Friday, 28 July Sitemap

Shamir Secure Secret Sharing

This is a JavaScript implementation of Adi Shamir's Secure Secret Sharing scheme. For an explanation of how the scheme works, see this blog post. This can be used to protect passwords or keys that you do not want people to know, but must be safe from loss. In this scheme, you can distribute n parts to different people, but the original secret can be regenerated by k of them (where k <= n). You can choose how many parts you require for your situation and what the quorum is to be. All outputs are in ASCII printable text for easy storage and distribution. All the calculations are performed in JavaScript within your browser and nothing is ever sent to our servers or stored anywhere.

To use this tool, simply select the number of parts and the quorum number that you would like (remember that only the quorum number of parts are required to regenerate the original secret). Then enter your secret in the top text box and click 'Encode'. The secret will now be split into the number of parts you selected before and displayed in the yellow text area. To regenerate the secret, enter at least the quorum number of parts in the yellow text area and click 'Decode'.

 Number of Shares:    Quorum:
Enter Secret:
Secure Shares:

Decoded Secret:

"The big lie of computer security is that security improves by imposing complex passwords on users. In real life, people write down anything they can't remember. Security is increased by designing for the way humans actually behave." - Jakob Nielsen

One way to use this would be to keep a copy of an administrator password or encryption key. You can choose how many parts to store and how many are required to regenerate the password or key. More parts and lower quorum will mean that you have a lot of redundancy, but will be less secure. Fewer parts and higher quorum will be more secure, but have less redundancy.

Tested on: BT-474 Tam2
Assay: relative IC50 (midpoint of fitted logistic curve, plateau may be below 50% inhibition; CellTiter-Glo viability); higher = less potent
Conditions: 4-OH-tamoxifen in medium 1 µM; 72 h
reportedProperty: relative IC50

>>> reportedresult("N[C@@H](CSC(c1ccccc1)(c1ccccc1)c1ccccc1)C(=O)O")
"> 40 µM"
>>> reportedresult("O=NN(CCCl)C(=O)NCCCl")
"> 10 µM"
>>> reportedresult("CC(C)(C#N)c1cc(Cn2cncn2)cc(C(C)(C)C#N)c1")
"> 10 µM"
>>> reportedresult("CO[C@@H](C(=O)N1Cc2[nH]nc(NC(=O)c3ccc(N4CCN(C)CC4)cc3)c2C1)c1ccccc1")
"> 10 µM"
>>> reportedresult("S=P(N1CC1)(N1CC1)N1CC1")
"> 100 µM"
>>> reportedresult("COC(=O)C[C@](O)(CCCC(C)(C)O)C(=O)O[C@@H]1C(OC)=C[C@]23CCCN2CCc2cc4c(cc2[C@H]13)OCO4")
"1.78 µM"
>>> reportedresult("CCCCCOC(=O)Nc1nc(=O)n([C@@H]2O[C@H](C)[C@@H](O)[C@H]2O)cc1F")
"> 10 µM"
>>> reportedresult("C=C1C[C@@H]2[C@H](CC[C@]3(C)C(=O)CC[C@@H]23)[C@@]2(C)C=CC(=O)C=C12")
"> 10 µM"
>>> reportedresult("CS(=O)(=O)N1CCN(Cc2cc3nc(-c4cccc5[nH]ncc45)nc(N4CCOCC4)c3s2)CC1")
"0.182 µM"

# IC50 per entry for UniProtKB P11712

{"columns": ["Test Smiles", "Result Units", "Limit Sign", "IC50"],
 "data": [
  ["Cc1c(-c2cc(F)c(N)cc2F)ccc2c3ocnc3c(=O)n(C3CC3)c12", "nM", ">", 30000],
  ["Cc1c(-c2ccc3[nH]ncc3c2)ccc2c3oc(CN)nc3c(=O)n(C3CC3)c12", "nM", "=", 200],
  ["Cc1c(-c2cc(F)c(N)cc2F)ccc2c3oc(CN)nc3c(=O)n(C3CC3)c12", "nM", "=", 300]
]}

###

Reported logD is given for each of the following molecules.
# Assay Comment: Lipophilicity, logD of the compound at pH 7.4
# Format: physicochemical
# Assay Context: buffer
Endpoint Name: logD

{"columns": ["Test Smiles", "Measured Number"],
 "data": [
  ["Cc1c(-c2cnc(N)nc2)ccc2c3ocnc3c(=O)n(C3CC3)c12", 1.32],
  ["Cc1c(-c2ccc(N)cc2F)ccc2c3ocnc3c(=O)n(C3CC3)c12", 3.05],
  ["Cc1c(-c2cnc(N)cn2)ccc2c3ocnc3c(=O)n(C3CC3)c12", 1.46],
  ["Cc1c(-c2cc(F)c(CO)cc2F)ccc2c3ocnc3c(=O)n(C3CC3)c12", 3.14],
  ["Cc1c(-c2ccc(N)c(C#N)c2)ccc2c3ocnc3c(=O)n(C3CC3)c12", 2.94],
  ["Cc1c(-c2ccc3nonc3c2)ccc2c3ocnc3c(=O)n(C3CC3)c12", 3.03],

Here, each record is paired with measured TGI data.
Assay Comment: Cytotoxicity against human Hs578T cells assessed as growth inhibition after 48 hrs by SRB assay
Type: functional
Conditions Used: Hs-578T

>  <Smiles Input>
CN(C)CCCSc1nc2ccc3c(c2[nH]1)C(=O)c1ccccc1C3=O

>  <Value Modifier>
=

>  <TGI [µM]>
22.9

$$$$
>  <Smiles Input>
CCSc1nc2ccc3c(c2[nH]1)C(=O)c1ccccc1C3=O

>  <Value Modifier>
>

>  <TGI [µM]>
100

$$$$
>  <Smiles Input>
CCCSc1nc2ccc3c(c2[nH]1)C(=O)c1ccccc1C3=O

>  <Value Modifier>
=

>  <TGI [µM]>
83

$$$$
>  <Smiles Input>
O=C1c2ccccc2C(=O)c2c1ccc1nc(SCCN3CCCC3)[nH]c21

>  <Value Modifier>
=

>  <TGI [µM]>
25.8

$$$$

Note: The first character of the parts specifies the quorum (and will, therefore, be the same for all parts) and the second character is the x value used for that particular share. Do not remove these, otherwise you will not be able to regenerate your secret.


How this works

This works simply by defining a random curve, with your data as the free coefficient. The parts that are distributed are points on that curve. You need 2 points to uniquely define a straight line, 3 for a parabola, 4 for a cubic, etc. Your data can be regenerated by computing the Lagrange basis polynomials.

Warning: Although Shamir's scheme is cryptographically secure even if k-1 parts are known (i.e. one less than the quorum), this is not the case for this implementation because we use integer arithmatic (rings) and non-cryptographic random numbers. Due to this, it is important that you do not disclose the various parts, particularly if you have a low quorum.